Sunday, April 12, 2015

Whither the Basilisk?

I keep losing the slips on which I jot words while I am reading in bed—and hence don’t have a thick dictionary within my reach. The current list is getting longer. It’s time I looked up this words and started a new list.

I saw the word I’m featuring today in a quote from in one of G.K. Chesterton’s Father Brown stories (“The Worst Crime in the World”):

She had a powerful and rather heavy face of a pale and rather unwholesome complexion, and when she looked at anybody she cultivated the fascinations of a basilisk.

This is a happy instance in that it illustrates that context does not always help one make out a strange word, like basilisk. So what was this lady like, and what did Chesterton intend to convey when using that word? He intended to suggest a nasty woman with a fierce stare—and that because the basilisk is a mythological creature, a worm, with a death-dealing breath and a gaze that could kill outright. The word comes from the Greek basiliskos meaning “little king”; the original of it (see below) was a worm with a kind of crest suggesting a crown.


The medieval imagination rendered this creature as a worm with a cock’s head (first image). A close relative was the cockatrice (second image). According to Wikipedia (link), which did my research for me here, the naturalist Pliny the Elder (25-79 AD), who presumably supplied the name, had seen or heard about this creature and was describing an actual beast. He gave its size as no more than twelve fingers in length. While basilisk has continued to be treated as small, in some heraldic depictions it had latter grown large enough even to swallow a man.

The word has lost its currency today as a generic for “evil dragon” with bad breath and jaundiced eyes. In 1912 basilisk and dinosaur, as words, had the same frequency of use in the books Google Ngram tracks. Thereafter use of  basilisk declined significantly and dinosaur went for the skies. In 2000, however, basilisk still did a little better than tyrannosaurus rex. Ah science!

On my list are four more words. I found the first of these, portcullis, also in Father Brown and in the same story. The context was more revealing there, to wit: “The castle really was a castle, of the square embattled plan that the Normans built everywhere from Galilee to the Grampians. It did really and truly have a portcullis and a drawbridge.” A portcullis is a metal gate that slides in grooves and blocks entrance to a castle when the need arises. The image tells the story. At least we all know what it looks like….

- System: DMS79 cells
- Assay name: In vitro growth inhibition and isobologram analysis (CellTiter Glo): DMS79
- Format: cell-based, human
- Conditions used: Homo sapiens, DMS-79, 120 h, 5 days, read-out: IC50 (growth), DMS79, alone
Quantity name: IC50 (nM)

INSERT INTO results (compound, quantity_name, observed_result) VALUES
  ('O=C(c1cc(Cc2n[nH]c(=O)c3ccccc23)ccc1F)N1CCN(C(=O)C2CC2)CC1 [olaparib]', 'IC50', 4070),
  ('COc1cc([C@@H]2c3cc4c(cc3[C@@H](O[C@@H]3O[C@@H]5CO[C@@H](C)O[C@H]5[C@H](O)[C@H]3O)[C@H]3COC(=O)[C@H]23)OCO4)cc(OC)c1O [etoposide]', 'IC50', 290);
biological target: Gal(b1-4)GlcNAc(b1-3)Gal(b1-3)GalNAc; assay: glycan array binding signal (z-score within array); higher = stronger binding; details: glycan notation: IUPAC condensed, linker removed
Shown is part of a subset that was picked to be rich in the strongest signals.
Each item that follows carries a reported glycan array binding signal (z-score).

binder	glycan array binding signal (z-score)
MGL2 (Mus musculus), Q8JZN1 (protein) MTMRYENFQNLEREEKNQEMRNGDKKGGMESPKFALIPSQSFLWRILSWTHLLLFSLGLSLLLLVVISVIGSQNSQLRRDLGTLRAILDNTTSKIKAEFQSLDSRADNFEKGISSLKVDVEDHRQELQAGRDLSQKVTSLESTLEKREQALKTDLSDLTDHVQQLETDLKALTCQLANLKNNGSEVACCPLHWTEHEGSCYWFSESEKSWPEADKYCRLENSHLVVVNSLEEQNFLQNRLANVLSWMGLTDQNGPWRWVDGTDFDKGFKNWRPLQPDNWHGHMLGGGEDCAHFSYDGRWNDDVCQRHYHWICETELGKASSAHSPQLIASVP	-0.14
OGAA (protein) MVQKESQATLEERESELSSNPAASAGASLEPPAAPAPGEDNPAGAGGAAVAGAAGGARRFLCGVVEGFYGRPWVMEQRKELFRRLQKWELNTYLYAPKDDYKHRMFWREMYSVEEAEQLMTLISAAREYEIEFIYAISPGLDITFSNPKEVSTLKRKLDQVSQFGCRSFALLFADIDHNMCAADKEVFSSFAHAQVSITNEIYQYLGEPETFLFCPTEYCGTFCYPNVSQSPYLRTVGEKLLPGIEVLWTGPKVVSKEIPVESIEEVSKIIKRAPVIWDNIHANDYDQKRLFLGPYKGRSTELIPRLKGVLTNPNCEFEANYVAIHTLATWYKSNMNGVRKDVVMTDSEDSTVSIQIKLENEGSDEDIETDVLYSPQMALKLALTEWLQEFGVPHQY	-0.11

Next comes apotheosis, also from Chesterton but from his book Orthodoxy. I should have known that word, but I failed to recognize it because I’d never consciously understood the prefix, apo. It means “to make”; theos, of course, is “God”; thus the word means the action of making a “god” out of something much less exalted: God-making. My own habit is to use the same word from a Latin root: “deification.”  

The next two words come from reading F.W.H. Myers’ Human Personality. The first is waistcoat. I knew roughly what it meant, namely a vest. But I wondered why it had lost its currency. Was it because vests had lost their popularity—particularly on those stout, men with fancy beards and somber looks? Or was it just that the word “vest” is shorter? Well, yes and yes. But the waistcoat has also conquered new territories. We see it, these days, mostly on young women, as shown in the illustration here provided.

The last word, expatiate, is interesting because it originated in a physical activity—but had come to mean, at least by the nineteenth century—something more mental. Ex can mean “outside,” as it does here. Spatiari means to work or roam about. (The German still use the verb spazieren to mean going on a recreational walk.) Such walks are often aimless, without fixed purpose. That aspect of a walk (or better yet “a ramble”) have come to be attached to expatiate; the word, these days, means to carry on, in writing or in talk, endlessly without much point. Expatiating at length—and then coming up short, wondering what I’m talking about—is one of my failings; it ranks right up there with inattention to words I don’t understand until a slip of paper gets kind of curly from lying on my bedside table for too long.
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Image sources from Wikipedia articles in order: link, link, link, and link.

2 comments:

  1. Pedantry alert! The Greek "apo" is the preposition meaning away from. It corresponds with the ab of Latin. The part of the word that's doing the "making" in apotheosis is actually the "-is" ending. Theosis is Greek for divinization, Sarkosis for incarnation, etc. Apotheosis means "to make a god out of something." More cumbersome: "to move something away from being what it is to being a god."

    I couldn't withhold from a word-lover such as yourself!

    Rob

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    1. Thanks. I checked my source again and was told that apo, in this instance only, means "change." I was a little hasty there!!

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